The Indie Author
What is an Indie Author? The general public is relatively ignorant about the workings of the new publishing market - and the new writers’ model. They only care that they get a book, and that book is free of errors, is entertaining, and is worth the $0.99 that they paid. If it isn't, they rail against the author, sometimes delving into personal ranker to quell their sense of injustice or outrage.
I'm an Indie author. Perhaps you are too. I have a day job, and I write in the evenings after I get home. I also write on the weekends, on holidays, and on other days that I have off of work. On my last run of two books, over six months, I made less than thirty dollars; hardly the image of Anne Rice, or Stephen King in wealth. I have two new books to come out in October 2012. Where will that go?
So, if you are a fellow Indie author, do you suffer the same struggles I do? I have spent some money investing in some marketing and PR. In no way have I recouped that money. If I were a business, I'd be very worried that I won't survive competing in this market, a market of thousands of other Indie authors. Yet, I still keep writing.
One factor that defines the Indie author is a state of self-reliance that cannot be discounted as amazing. We don't have the luxury of finishing our thirtieth draft and turning it over to our agent, who then adds some polishing comments, and then turn it over to our publisher. The publisher then hands it off to their copy editor, line editor and the like, and polish the product - then spend some money to produce the copies, and market the work. They might have even set up some PR events for the author. That's only in the movies for the Indie author. We do it all. We come up with the concept, make the art, refine it, beg friends and family to help us edit it, and use free or inexpensive resources to polish the work. Then, it is up to us to put it into a book format, purchase the ISBNs, test/proof the copies, create the cover art, test the artwork, and finally put it out there for consumption. Even in this last step, we are at work to find an outlet - who should it be, a web site that sells E-pub, Kindle, or some other? In all, it is possible to spend as much as $10,000 just to see a return of $0.00 to $500.00; maybe.
Why do we do it? Why suffer so and reap so little reward?
Perhaps we're entertainment junkies? Perhaps we love to entertain, and the struggle is just par for the course. After all, I love to write. I love to tell stories that people will say, "I was in the world you created," or "I was swept up in the adventure." I was once an actor, and the thrill I got on the stage with a thousand people clapping and cheering was akin to what I feel as a writer when someone connects with my story.
Therefore, to me the Indie author is a brave sole, whose desires to write dominates his or her good senses. They will stand naked against the fire of critics or hateful customers time and time again, just so they can bask in the healing glow of those few readers who adore them. The Indie author is an industry unto themselves; a means of production that churns out a product that consumers often devour, then with careless thought toss away never to be read again. An Indie author is a person who glows with passion for storytelling, who is constantly shaping their craft, and who dreams that one day, they can write as their primary job. Lastly, the Indie author is a person who flies in the face of convention, writes in multiple genres, thinks outside the box, and defies the corporate publishing house's conventional wisdom of cookie-cutter authors.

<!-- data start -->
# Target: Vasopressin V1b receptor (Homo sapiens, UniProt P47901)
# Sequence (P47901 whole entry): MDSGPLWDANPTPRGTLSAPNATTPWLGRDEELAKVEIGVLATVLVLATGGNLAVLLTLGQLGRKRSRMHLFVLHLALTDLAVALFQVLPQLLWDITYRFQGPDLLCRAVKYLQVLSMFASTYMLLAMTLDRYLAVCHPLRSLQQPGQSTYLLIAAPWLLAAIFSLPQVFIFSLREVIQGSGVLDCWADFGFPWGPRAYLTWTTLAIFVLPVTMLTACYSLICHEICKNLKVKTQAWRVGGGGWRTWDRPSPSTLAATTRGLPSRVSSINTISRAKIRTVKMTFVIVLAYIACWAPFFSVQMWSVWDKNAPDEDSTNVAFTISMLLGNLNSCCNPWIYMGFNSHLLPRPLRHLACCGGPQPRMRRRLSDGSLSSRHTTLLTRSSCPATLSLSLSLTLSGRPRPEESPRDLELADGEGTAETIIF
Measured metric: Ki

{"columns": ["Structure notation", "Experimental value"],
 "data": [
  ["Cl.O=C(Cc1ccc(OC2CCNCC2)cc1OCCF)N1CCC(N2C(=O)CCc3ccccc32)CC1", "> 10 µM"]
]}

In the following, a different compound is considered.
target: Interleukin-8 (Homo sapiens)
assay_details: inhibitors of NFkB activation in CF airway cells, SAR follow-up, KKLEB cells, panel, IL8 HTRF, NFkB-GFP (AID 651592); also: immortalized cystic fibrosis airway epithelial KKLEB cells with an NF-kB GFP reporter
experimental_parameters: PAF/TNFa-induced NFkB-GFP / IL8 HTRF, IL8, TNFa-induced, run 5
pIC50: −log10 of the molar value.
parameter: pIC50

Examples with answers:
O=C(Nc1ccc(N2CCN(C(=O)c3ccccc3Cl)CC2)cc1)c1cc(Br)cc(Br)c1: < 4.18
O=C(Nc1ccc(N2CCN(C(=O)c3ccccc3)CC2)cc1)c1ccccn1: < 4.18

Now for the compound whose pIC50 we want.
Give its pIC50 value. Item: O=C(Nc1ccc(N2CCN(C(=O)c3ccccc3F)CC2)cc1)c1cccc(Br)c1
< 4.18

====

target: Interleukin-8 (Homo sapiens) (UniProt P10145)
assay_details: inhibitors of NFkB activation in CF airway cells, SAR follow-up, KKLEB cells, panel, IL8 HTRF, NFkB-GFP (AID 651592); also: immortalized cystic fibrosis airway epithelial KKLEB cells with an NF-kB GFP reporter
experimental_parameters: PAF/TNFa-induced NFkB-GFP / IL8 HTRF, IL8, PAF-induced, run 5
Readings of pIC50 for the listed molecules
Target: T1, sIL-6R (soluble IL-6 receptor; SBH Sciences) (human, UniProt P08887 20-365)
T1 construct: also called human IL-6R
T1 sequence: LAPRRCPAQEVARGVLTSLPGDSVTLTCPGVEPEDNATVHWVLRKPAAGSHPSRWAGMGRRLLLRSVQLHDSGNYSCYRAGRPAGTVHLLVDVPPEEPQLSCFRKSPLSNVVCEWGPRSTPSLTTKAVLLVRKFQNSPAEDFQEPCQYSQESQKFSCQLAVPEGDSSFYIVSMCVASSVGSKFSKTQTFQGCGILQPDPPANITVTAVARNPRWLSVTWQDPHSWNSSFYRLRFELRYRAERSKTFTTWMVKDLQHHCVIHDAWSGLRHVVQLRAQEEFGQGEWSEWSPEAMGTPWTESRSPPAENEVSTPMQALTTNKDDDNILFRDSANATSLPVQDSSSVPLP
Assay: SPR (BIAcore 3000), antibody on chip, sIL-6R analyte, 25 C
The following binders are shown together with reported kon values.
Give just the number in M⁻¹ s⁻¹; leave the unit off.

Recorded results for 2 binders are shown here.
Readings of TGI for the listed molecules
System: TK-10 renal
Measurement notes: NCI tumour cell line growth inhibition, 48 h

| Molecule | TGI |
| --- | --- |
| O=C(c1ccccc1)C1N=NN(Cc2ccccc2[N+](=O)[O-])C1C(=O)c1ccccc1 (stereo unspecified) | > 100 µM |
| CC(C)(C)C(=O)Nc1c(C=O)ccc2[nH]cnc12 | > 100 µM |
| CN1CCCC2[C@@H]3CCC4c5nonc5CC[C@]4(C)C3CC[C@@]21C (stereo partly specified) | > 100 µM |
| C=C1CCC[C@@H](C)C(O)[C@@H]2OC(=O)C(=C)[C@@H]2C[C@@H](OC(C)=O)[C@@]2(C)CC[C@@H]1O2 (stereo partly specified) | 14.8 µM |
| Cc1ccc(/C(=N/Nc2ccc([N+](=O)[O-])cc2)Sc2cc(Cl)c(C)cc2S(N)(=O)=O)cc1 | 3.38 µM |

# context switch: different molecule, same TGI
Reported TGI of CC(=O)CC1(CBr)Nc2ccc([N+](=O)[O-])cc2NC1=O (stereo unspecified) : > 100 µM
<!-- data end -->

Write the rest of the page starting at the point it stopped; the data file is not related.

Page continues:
The danger though is vast in that low quality work can be produced. There are thousands and thousands of authors out there calling themselves Indie. Anyone with an idea can write it down and put it out on Amazon. When rushed to market, or written by those without the experience to methodically rework their art, reputations falter and the name of Indie takes a hit.
Once, the publishing houses did a service by filtering out the crap, though they also filtered out much of the cream too. But, the one thing they did really well was to ensure quality in their books. Few times does one find egregious errors in their products. For me as an Indie author, I struggle to weed out all the typos, wrong words, and formatting issues. This is time I could be spending doing composition. Yet, it must be done, because my reputation hangs in the balance. Even then, my works have errors in them that slip past the watchful eye of me, family, and friends with good intentions. There seems little substitute for the layers of editing a publishing house offers. Unfortunately the cost of a professional editing staff is far beyond the means of this Indie author. So, I'll have to stick to friends, and family to aid me in my forward movement toward my goal of literary respect.
Where does that leave us? The Indie author is a mutant, a creature of mythology that defies the giants, but is fragile in nature. If I had one word to describe the amazing quality of the Indie author, I’d say dogged, for there are few better examples of the underdog who strives against impossible odds to live out a dream. And, there are few arts where the power of creation shapes complete worlds filled with the human condition.
So, let that dogged animal roam, lo his or her struggle be vast. For, in this time in history, the Indie author gives humanity a true choice. That choice is to view into the beating heart of creation where those who desire to write can, and those who crave the written worlds of creative invention consume and collide (in that big bang, stars will be born). Or, humanity will remain disillusioned by the Indie author, and shut their eyes tightly, making a dark age of stagnation their dwelling.